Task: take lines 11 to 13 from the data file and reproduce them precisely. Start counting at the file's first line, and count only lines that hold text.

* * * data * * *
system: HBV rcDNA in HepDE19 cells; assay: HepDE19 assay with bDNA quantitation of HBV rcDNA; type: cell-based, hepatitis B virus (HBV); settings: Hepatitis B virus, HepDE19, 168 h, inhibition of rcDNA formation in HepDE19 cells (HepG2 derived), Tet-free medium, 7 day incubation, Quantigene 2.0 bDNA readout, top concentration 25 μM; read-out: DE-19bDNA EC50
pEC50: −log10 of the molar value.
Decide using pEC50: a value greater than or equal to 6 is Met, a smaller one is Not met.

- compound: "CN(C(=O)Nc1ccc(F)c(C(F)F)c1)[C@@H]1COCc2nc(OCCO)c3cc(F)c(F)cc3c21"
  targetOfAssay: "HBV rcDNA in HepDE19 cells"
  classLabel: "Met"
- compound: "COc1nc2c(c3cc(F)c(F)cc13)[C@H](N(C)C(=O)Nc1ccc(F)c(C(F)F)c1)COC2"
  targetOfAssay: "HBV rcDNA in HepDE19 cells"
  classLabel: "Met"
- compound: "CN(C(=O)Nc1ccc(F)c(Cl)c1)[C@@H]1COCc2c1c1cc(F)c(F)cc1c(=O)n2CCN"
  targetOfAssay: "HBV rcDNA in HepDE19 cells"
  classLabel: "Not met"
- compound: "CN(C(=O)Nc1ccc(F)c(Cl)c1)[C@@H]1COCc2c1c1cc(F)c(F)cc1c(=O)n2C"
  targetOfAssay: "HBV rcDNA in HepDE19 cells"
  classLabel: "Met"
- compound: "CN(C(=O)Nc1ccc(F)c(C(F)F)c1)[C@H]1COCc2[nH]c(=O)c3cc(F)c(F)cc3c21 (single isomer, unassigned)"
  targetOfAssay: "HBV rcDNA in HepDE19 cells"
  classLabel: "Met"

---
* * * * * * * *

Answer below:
  targetOfAssay: "HBV rcDNA in HepDE19 cells"
  classLabel: "Not met"
- compound: "CN(C(=O)Nc1ccc(F)c(Cl)c1)[C@@H]1COCc2c1c1cc(F)c(F)cc1c(=O)n2C"